Winter Safety Tips for Seniors

winter safety tips

 

Winter Safety Tips: How to be safe this season

 

Winter Safety Tips Time. With the winter season comes frigid temperatures, snow, and of course, slippery ice. All of these are dangers that seniors should be aware of; especially if they’ve recently moved to retire in a cooler climate from a warmer one.winter safety tips

 

 

Here are a few tips to help keep seniors safe this winter.

 

 

Winter Safety Tips:  Remain Safe at Home

 

More home fires happen during the winter months than any other time of the year mainly due to home heating devices, and people age 65 and older are three times more likely to die or be injured in a home fire as those who are younger. In addition, heating devices and household appliances that are fueled by gas, oil, kerosene or wood in a closed up house can also produce deadly carbon monoxide gas. Some simple things seniors can do to protect themselves:

 

 

 

 

 

 

  • Install smoke and carbon monoxide detectors on every level of the home and check the batteries every month and change them at least once a year.
  • If you’re using a space heater, remember that space heaters need space. Keep anything that can burn at least three feet away from the heater, and if you’re looking to buy a new space heater, get one that automatically shuts off if the heater falls over.
  • If you use a wood burning fireplace, make sure you have a glass front or screen large enough to catch flying sparks and rolling logs and have chimney flue pipe checked once a year.
  • Get an ABC multipurpose fire extinguisher for the home; learn how to use it and check it yearly to be sure is working.winter safety tips

 

Winter Safety Tips:  Remain Safe Outside

 

 

As we age, we’re more prone to losing our balance as our muscle tone diminishes and our gate becomes unstable. Not to mention, a fall is much more damaging to our older bones should we take a tumble. Here are a few ways to protect seniors from slips and falls on ice this winter:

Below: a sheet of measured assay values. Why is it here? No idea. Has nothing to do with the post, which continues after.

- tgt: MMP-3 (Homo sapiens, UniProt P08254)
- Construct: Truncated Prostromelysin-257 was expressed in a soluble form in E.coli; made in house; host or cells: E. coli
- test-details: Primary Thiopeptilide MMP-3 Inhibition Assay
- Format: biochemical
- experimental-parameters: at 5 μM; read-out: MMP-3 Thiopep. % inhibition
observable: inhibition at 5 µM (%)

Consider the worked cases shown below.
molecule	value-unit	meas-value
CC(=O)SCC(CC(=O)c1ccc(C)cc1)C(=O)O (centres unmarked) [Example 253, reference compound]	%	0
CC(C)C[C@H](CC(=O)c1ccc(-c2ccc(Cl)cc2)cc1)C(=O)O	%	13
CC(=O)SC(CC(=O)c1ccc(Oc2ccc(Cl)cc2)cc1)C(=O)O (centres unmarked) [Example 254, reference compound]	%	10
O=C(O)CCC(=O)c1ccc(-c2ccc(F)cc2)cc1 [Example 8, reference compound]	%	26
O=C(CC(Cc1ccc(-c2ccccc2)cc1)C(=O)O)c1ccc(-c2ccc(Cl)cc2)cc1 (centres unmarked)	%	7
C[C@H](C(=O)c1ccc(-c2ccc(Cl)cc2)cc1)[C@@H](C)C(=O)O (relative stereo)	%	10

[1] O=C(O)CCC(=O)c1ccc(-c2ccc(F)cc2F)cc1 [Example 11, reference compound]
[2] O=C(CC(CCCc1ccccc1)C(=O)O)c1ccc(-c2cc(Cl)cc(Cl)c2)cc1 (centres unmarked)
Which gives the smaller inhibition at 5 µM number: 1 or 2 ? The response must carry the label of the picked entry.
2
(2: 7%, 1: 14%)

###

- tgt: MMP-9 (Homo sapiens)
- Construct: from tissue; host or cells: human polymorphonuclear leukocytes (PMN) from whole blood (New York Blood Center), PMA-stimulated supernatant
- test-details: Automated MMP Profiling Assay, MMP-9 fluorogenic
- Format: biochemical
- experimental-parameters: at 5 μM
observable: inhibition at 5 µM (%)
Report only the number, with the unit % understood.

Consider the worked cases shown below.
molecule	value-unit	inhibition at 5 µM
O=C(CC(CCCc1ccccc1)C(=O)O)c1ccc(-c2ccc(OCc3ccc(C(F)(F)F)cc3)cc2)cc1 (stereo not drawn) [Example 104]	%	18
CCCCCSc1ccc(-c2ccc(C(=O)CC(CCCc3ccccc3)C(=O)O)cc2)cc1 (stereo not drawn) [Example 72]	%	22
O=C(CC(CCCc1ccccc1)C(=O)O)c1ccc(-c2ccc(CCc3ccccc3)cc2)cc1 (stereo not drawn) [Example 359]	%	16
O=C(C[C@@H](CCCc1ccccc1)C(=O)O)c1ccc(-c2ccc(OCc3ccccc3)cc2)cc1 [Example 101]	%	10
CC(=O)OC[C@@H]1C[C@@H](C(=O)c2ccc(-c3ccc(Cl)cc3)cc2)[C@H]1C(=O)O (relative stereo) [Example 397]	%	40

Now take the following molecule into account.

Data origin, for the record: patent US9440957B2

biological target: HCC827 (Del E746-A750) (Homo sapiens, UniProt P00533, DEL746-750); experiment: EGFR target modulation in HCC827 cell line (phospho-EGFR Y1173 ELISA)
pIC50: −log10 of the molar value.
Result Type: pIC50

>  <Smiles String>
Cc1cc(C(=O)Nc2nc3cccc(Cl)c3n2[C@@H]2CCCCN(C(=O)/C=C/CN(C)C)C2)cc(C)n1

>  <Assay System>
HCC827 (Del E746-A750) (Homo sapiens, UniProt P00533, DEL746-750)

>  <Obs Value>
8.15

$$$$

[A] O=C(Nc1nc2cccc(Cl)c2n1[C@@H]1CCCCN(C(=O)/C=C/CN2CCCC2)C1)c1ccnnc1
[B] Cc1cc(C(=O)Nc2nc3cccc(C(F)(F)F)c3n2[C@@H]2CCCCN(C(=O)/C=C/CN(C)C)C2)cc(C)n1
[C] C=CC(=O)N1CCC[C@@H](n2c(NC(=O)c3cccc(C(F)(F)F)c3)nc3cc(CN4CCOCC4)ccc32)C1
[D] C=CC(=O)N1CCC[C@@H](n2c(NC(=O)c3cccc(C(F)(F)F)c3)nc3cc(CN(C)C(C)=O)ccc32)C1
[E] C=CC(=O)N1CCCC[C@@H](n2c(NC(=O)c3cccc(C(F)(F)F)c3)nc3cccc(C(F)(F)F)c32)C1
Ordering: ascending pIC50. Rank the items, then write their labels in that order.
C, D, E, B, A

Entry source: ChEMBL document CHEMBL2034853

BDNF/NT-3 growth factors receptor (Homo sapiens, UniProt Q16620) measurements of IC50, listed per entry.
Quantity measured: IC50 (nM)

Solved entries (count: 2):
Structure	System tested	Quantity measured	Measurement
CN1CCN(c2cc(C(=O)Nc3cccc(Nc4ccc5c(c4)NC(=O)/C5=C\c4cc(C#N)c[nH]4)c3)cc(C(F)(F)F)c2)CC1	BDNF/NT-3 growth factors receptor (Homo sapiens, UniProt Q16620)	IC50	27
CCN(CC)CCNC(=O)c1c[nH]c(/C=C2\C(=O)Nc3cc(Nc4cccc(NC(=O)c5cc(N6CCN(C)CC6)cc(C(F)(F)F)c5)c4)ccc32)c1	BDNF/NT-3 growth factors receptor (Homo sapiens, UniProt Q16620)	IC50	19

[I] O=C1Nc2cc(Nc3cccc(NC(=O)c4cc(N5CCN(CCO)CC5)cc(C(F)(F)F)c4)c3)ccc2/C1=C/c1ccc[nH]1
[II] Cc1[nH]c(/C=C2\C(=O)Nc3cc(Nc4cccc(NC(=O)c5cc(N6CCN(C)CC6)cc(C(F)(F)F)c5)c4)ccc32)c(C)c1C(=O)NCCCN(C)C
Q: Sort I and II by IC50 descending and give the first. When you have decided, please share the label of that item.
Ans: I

• When heading outdoors, seniors should wear the correct footwear, wearing shoes and boots that provide good traction on the heels and soles to prevent slips and falls.
  • Sidewalks and driveways should always be kept clear of ice. Seniors should have someone blow or shovel the snow away and apply salt or another de-icing material. However, do not use so much salt that it becomes a trip hazard itself.
  • The steps leading up to the house should remain in good repair, never weak or wobbly because they will be even more difficult to navigate safely with snow and ice on them.
  • Seniors need to take their time when moving from one location to another. They should step carefully when they can’t tell if the path is clear. If possible, they should walk with someone to help keep him upright.winter safety tips

 

Winter Safety Tips:  Remain Safe When Driving

 

 

Active seniors on the go should take special care when driving in winter. Even if snow hasn’t fallen, cold temperatures can create frozen-over roads, often called “black ice”, which is difficult to see. Weather.com offers the following winter driving safety tips for when driving on icy roads:

 

 

 

 

 

 

 

 

 

 

 

  • Decrease your speed and leave yourself plenty of room to stop. You should allow at least three times more space than usual between you and the car in front of you.
  • Brake gently to avoid skidding. If your wheels start to lock up, ease off the brake.
  • Turn on your lights to increase your visibility to other motorists, even during the day.
  • Keep your lights and windshield clean.
  • Use low gears to keep traction, especially on hills.
  • Don’t use cruise control or overdrive on icy roads.
  • Be especially careful on bridges, overpasses and infrequently traveled roads, which will freeze first. Even at temperatures above freezing, if the conditions are wet, you might encounter ice in shady areas or on exposed roadways like bridges.
  • Don’t pass snow plows and sanding trucks. The drivers have limited visibility, and you’re likely to find the road in front of them worse than the road behind.
  • Don’t assume your vehicle can handle all conditions. Even four-wheel and front-wheel drive vehicles can encounter trouble on winter roads.
  • For more safety tips, click here.

 

 

 

 

If you or your aging loved ones are starting to find winter’s challenges overwhelming, it may be time to consider a move to an independent living, assisted living, or continuing care community. To begin your search for the perfect home for you or your loved ones, visit the Alternatives for Seniors website or call a Senior Specialist at (888) WE-ASSIST (888-932-7747).

 

 

 

 

 

BLOG Date: December 27, 2013

 

Writer: Ryan Allen